NASCAR Changes Rules to Try And Improve Short Track Racing

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CHARLOTTE, N.C. (AP) – NASCAR has changed the rules on its aerodynamic package for short tracks and road courses because the racing didn’t improve at those venues under rules introduced last season.

NASCAR had been fairly adamant the rules package would remain unchanged but reversed course late last season when it was evident the racing clearly had suffered at smaller tracks. The most glaring issue was a ho-hum penultimate race at Phoenix Raceway, which this season will host the championship finale.

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A week after the dud in Phoenix, NASCAR President Steve Phelps promised fans the sanctioning body was working on improving the racing at short tracks.

Teams will now use a separate rules package at Bristol, Dover, Martinsville, New Hampshire, Phoenix, Richmond, the Charlotte Roval, Sonoma and Watkins Glen. The changes include a significantly smaller rear spoiler, which shrinks from an 8-inch height to 2.75 inches. The front splitter’s overhang will now measure a quarter-inch (down from 2 inches), with approximately 2-inch wings (reduced from 10.5 inches).

There will be alterations to the radiator pan by removing its vertical fencing in an effort to reduce front-end downforce. The dimensions of the pan remain the same.

“Our goal has always been to provide the best possible racing for our fans, regardless of venue,” said Steve O’Donnell, NASCAR executive vice president and chief racing development officer. “The 2019 Cup Series race package delivered some of the most exciting races on intermediate and larger tracks that our sport has seen, however we felt we could make improvements to short tracks and road courses.

“We believe we have found the right balance for 2020 that will allow teams to build off their previous knowledge of this package and showcase exciting side-by-side racing at tracks of all sizes.”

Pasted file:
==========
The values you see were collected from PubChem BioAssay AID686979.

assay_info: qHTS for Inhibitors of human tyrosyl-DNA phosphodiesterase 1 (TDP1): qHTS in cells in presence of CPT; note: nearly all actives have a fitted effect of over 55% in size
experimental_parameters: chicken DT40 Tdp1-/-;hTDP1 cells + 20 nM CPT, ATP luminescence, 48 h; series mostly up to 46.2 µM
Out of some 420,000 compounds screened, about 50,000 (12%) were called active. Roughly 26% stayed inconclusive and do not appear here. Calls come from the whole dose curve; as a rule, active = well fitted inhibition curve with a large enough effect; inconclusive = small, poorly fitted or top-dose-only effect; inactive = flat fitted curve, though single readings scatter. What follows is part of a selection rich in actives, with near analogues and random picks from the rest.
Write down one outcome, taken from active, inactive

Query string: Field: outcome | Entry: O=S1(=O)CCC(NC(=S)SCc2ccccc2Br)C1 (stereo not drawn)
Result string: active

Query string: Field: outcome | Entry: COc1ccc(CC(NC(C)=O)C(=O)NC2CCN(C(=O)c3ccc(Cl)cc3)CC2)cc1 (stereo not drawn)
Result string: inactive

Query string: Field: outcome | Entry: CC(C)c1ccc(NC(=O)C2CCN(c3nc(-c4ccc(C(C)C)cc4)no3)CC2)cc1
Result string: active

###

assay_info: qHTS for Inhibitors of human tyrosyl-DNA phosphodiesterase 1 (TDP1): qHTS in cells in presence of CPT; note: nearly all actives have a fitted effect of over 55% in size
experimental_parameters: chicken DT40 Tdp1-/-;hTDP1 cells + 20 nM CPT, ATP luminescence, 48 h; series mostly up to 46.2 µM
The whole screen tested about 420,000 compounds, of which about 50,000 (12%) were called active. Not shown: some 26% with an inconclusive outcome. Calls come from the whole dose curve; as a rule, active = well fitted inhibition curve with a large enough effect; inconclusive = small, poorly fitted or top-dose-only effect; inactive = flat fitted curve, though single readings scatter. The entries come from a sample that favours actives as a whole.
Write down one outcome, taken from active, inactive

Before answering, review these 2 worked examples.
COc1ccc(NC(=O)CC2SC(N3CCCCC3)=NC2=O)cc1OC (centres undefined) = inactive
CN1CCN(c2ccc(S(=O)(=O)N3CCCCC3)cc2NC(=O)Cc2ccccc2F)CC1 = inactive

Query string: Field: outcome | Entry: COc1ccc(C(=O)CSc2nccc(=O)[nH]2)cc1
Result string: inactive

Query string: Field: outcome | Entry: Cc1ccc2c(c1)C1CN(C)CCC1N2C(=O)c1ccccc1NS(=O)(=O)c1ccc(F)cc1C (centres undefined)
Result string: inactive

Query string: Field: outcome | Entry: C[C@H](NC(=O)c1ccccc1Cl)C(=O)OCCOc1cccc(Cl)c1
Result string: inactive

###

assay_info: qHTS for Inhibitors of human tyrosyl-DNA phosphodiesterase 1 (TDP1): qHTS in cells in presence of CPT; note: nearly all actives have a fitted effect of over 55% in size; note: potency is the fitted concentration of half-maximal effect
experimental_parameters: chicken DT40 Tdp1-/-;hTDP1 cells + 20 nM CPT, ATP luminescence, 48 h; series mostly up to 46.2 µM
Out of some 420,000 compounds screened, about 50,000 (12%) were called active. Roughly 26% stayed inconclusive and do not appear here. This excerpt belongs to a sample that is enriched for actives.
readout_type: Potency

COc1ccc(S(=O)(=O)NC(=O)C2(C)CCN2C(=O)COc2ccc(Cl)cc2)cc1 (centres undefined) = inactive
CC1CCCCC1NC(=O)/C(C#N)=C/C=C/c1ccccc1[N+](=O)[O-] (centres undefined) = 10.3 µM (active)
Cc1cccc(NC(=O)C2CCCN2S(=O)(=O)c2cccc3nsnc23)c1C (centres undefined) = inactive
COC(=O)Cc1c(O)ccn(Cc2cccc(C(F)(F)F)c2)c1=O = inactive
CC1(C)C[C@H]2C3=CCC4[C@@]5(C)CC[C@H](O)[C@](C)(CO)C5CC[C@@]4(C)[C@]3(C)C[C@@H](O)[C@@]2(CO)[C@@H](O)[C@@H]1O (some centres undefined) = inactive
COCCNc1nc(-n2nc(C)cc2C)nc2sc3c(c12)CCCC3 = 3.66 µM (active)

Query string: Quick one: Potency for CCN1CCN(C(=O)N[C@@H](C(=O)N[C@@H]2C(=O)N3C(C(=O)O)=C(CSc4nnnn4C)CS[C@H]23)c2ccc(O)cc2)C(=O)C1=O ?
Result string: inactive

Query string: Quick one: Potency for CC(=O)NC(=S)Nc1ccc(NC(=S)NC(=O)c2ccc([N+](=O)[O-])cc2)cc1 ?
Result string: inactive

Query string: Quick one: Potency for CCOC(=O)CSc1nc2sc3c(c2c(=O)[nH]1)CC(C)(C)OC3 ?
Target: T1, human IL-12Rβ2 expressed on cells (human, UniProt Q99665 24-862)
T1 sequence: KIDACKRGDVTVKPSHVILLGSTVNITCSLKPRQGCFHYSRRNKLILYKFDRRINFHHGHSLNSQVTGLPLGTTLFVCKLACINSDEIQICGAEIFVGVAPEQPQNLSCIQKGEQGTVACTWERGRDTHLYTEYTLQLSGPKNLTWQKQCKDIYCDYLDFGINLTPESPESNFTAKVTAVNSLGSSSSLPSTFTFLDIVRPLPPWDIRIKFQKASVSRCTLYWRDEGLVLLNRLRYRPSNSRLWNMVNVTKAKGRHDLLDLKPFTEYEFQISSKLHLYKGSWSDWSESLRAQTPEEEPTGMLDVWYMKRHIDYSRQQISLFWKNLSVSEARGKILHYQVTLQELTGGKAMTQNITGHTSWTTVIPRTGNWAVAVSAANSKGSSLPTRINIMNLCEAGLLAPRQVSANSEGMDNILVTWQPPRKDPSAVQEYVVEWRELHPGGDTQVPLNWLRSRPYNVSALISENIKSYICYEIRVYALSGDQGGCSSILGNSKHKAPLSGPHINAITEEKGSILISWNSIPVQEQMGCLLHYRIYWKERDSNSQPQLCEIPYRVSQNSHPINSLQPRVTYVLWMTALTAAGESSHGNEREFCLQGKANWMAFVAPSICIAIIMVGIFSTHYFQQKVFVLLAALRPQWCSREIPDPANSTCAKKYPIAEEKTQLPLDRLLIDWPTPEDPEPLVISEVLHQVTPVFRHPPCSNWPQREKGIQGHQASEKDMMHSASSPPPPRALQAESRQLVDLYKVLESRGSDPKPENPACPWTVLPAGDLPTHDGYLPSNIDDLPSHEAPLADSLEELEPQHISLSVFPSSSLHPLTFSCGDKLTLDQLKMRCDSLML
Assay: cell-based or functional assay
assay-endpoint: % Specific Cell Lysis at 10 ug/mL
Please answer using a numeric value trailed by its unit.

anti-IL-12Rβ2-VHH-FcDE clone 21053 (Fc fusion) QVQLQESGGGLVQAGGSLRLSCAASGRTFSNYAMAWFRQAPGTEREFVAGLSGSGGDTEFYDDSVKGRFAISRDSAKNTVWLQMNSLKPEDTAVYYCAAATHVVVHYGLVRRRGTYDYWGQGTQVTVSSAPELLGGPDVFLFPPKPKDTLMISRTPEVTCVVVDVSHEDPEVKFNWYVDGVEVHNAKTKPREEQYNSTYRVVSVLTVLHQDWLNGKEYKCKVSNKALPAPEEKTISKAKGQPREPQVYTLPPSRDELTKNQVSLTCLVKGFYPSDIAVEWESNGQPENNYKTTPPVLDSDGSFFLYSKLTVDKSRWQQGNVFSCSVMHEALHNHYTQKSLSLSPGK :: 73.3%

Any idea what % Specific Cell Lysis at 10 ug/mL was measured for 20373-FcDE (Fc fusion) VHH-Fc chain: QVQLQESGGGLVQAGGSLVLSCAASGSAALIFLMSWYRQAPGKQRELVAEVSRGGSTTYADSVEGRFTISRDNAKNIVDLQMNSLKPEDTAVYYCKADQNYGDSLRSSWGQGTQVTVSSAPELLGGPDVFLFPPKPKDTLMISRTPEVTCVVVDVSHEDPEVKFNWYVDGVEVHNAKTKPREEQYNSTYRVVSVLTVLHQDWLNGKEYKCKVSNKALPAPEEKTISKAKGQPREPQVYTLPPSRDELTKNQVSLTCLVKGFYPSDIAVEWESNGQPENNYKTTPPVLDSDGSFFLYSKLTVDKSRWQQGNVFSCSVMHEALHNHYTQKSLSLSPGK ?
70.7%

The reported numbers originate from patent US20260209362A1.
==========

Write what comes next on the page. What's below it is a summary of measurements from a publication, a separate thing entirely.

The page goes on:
(Copyright 2020 The Associated Press. All rights reserved. This material may not be published, broadcast, rewritten or redistributed.)

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Rick Nyman grew up in Anniston, Alabama and attended the University of Alabama. His television career started at WJSU-TV in Anniston where he had the opportunity to cover SEC football with Alabama and Auburn. Anniston is just 20 minutes from the Talladega Speedway, so NASCAR was a big part of his sports coverage. Due to this he was able to interview Davey Allison, Dale Earnhardt, Jeff Gordon, and several other top-name NASCAR drivers. Rick's next television job was in Savannah, Georgia, where he covered basketball player Kwame Brown (now with the Washington Wizards), who later became the first ever high school player selected as the top pick in the NBA draft. He covered the PGA Tour's annual swing thru Hilton Head and also had the opportunity of covering the Atlanta Falcons Super Bowl appearance in 1999 in Miami. Rick especially enjoys all the atmosphere, tradition and drama of college football. He also likes profiling sports personalities and learning what drives them both on and off the field. If he's not covering sports, he's either watching Seinfield or David Letterman, playing golf, reading, or working out. What he enjoys about Chattanooga is the passion people have for sports. The mountainous region of Chattanooga reminds him of his hometown of Anniston, which also has big, beautiful trees and plenty of hills. You can contact Rick at rnyman@wdef.com.